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FAQ's

What is Prunes Online?

Prunes Online is an inventory of the toughest management and policy-making jobs in the federal government. The site provides information about the incumbent and previous office-holders for approximately 120 Presidentially appointed positions. The 2008 Prune Job Profiles include links to a wealth of information from the Office of Personnel Management, the Office of Government Ethics, Senate committees and other sources explaining the challenges facing the next occupants of these demanding positions. In this new, electronic format, the Prune Job Profiles are fully searchable and will be kept up to date throughout the new administration and beyond.

What is the Prune Book?

In every major election year since 1988, the Council for Excellence in Government published The Prune Book, a signature publication that offers insight into some of the most challenging management jobs in Washington from those who held them. Going far beyond mere title and job descriptions, these books have given the White House and prospective nominees a hands-on view of the challenges ahead. In 2009, the National Academy of Public Administration became the new home for The Prune Book, now an online resource.  The Prune Book is widely consulted and read, not just by appointees, but the media, Congressional staff and others interested in good government.

Why "Prunes"?

The title is a play on The Plum Book: U.S. Government Policy and Supporting Positions , which Congress publishes every four years listing the thousands of jobs, board and commission seats that a President can fill. “Prunes” are “Plums” that have been seasoned by experience and with a much thicker skin – the toughest jobs in Washington.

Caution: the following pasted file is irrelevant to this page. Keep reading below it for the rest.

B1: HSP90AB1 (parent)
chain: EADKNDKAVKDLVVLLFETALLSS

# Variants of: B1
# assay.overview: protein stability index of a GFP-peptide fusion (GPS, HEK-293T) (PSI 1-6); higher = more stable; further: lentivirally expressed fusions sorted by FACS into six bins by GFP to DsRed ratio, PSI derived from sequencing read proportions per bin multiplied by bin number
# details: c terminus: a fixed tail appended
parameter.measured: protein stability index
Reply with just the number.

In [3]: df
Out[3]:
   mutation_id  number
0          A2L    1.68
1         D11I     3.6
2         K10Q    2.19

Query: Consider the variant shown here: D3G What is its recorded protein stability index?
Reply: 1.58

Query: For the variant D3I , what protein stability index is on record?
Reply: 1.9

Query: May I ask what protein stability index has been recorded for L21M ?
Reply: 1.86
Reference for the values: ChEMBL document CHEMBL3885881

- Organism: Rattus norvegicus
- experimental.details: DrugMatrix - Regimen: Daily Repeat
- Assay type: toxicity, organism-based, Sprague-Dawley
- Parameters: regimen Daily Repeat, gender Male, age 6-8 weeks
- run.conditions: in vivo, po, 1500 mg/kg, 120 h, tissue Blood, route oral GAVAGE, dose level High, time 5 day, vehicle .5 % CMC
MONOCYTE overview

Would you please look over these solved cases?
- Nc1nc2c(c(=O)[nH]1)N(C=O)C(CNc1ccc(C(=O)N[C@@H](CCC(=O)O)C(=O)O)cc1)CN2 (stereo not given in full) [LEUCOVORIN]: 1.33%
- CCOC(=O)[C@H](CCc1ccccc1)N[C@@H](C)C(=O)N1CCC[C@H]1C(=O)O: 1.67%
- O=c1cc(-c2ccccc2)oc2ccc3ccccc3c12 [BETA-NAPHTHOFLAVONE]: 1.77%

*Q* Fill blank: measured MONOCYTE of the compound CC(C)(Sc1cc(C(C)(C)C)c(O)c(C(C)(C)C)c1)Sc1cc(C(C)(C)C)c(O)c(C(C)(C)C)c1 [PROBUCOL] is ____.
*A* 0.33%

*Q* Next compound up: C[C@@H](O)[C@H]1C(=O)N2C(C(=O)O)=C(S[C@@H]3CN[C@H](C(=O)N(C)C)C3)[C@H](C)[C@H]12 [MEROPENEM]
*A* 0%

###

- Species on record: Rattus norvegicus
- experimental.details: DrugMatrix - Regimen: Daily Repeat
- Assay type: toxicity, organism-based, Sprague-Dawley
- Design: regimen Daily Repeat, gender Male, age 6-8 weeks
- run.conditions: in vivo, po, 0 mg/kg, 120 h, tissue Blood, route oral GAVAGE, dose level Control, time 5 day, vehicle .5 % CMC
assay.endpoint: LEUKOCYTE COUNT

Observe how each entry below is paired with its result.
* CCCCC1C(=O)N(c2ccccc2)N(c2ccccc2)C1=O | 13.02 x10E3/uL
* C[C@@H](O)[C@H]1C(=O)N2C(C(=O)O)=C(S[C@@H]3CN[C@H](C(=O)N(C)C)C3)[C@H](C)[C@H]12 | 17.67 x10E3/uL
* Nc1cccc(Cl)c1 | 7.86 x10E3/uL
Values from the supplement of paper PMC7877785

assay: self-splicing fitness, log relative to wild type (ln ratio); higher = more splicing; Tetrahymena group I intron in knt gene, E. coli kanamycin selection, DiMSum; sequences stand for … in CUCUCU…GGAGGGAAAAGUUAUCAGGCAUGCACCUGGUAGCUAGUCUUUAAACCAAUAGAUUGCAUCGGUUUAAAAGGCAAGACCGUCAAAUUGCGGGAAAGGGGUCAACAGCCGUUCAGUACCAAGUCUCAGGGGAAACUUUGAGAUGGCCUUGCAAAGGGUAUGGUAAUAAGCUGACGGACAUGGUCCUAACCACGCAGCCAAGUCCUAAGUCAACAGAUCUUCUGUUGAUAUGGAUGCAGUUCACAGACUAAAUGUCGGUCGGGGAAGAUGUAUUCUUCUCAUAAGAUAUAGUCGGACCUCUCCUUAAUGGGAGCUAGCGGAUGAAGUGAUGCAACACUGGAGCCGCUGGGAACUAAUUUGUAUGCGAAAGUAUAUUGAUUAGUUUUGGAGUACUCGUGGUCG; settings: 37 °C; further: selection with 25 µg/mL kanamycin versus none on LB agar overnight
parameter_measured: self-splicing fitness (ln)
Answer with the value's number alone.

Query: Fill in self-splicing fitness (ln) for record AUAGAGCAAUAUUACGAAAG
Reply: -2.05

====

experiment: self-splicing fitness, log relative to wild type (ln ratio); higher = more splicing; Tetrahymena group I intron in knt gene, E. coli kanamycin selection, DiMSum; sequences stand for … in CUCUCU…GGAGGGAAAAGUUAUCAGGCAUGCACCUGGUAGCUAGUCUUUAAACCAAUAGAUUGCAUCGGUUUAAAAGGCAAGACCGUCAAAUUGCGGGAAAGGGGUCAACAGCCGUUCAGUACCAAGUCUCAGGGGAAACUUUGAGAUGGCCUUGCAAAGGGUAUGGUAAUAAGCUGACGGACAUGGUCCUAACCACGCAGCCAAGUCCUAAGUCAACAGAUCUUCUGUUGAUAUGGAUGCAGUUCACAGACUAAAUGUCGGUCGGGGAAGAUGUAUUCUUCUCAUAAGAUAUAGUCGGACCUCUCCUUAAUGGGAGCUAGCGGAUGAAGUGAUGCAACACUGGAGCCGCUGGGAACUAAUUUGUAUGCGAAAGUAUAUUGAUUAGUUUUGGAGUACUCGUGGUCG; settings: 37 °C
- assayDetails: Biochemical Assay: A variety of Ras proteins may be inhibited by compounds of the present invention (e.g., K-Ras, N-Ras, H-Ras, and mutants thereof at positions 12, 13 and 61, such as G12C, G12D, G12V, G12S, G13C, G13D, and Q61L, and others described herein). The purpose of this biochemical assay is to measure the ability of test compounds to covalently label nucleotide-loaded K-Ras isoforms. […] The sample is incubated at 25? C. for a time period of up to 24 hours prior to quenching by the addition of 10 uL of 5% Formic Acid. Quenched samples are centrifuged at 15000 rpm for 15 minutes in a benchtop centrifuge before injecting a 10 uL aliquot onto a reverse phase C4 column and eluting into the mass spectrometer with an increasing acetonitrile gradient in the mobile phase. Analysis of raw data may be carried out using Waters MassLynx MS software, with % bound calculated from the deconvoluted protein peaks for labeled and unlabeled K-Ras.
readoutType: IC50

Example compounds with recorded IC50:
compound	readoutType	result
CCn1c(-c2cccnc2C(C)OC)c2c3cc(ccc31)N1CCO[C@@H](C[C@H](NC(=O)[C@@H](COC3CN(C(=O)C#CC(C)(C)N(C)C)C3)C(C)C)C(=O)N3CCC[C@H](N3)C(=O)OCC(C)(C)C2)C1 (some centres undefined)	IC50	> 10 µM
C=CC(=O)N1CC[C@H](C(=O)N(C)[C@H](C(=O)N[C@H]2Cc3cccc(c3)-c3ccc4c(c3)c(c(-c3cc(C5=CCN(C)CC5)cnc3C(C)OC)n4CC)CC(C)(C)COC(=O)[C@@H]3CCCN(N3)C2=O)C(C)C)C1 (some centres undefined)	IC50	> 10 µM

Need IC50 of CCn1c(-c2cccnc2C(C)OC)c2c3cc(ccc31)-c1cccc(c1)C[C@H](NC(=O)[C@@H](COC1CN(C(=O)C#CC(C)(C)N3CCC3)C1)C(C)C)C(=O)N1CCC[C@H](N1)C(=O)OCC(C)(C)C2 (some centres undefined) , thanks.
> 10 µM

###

What is the Plum Book?

The Plum Book: U.S. Government Policy and Supporting Positions  identifies 7,000 presidentially appointed positions within the Federal government and is published alternatively by the U.S. Senate’s Committee on Governmental Affairs and the U.S. House Committee on Government Reform after each presidential election. It provides the names, titles and in some cases pay levels of agency heads and their immediate subordinates, policy executives and advisors, including those whose jobs require Senate confirmation and Schedule C political appointees.

What is A Survivor's Guide for Presidential Nominees and Presidential Appointee Roadmap?

 A Survivor’s Guide for Presidential Nominees is a lively compendium of practical advice for nominees to posts that require Senate confirmation. Much of the information is also useful for other political appointees new to Washington. The online 2008 edition updates the original 2000 Survivor’s Guide that was produced by the Council for Excellence in Government and The Brookings Institution and written by journalist Christopher Connell.This electronic Survivor's Guide explains how to navigate the often perplexing nomination and confirmation process. It now includes an interactive Presidential Appointee Roadmap with clear instructions and links to online versions of government forms that nominees complete.